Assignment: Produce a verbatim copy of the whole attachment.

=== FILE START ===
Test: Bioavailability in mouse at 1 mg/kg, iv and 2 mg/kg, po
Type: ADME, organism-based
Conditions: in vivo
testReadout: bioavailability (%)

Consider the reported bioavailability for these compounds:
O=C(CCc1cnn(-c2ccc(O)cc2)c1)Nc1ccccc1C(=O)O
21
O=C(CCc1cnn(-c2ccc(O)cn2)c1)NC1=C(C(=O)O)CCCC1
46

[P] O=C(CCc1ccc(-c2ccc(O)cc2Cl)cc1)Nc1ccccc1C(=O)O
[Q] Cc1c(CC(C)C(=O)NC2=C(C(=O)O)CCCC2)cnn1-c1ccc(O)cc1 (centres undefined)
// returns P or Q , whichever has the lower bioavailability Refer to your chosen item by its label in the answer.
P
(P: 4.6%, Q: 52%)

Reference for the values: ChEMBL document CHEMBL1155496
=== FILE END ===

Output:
Test: Bioavailability in mouse at 1 mg/kg, iv and 2 mg/kg, po
Type: ADME, organism-based
Conditions: in vivo
testReadout: bioavailability (%)

Consider the reported bioavailability for these compounds:
O=C(CCc1cnn(-c2ccc(O)cc2)c1)Nc1ccccc1C(=O)O
21
O=C(CCc1cnn(-c2ccc(O)cn2)c1)NC1=C(C(=O)O)CCCC1
46

[P] O=C(CCc1ccc(-c2ccc(O)cc2Cl)cc1)Nc1ccccc1C(=O)O
[Q] Cc1c(CC(C)C(=O)NC2=C(C(=O)O)CCCC2)cnn1-c1ccc(O)cc1 (centres undefined)
// returns P or Q , whichever has the lower bioavailability Refer to your chosen item by its label in the answer.
P
(P: 4.6%, Q: 52%)

Reference for the values: ChEMBL document CHEMBL1155496